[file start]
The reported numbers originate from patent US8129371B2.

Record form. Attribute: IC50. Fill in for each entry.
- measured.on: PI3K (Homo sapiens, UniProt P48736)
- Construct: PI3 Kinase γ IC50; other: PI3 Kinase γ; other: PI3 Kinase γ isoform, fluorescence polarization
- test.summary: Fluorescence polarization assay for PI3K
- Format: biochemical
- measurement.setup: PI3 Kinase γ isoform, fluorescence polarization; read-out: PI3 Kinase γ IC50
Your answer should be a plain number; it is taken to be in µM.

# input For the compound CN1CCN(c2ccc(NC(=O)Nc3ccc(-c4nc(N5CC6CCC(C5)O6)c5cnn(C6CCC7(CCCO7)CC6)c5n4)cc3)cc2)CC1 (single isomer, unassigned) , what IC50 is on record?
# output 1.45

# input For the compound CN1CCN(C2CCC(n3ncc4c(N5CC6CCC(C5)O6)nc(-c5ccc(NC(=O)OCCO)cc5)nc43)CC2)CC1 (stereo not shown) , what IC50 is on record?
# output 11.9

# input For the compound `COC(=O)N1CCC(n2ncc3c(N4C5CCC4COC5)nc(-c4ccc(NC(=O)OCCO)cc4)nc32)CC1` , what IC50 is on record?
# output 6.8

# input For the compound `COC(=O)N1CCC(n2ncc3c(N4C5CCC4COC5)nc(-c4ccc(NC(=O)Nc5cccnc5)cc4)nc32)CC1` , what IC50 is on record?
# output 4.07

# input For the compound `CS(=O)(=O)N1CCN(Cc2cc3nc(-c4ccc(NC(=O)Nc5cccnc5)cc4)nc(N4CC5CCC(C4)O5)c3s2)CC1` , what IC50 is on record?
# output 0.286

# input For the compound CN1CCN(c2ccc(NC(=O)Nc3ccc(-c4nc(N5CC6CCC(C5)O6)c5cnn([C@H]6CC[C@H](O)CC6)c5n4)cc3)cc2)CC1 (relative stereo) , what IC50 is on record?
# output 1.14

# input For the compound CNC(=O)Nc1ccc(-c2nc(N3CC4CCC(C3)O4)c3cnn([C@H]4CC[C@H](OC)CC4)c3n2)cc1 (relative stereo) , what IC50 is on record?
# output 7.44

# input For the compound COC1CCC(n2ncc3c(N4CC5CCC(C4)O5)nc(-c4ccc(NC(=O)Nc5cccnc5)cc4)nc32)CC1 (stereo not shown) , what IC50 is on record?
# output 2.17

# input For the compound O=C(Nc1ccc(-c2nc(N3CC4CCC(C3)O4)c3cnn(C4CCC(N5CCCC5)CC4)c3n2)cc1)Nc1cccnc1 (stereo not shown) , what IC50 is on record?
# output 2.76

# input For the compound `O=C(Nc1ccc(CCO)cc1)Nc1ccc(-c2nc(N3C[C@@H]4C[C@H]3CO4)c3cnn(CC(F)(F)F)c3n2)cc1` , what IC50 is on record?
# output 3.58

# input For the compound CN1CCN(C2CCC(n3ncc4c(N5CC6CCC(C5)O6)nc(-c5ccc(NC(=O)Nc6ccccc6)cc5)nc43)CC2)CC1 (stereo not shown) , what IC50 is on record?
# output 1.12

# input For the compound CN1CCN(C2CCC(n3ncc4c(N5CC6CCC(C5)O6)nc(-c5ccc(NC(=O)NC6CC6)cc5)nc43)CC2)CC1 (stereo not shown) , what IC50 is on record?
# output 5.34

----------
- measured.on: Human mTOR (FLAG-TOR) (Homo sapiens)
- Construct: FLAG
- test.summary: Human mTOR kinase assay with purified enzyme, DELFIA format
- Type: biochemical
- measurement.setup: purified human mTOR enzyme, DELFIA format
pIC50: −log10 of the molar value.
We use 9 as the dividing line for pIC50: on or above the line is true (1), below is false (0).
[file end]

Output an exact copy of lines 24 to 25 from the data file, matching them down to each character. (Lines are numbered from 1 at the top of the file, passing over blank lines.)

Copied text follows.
# output 2.17

# input For the compound O=C(Nc1ccc(-c2nc(N3CC4CCC(C3)O4)c3cnn(C4CCC(N5CCCC5)CC4)c3n2)cc1)Nc1cccnc1 (stereo not shown) , what IC50 is on record?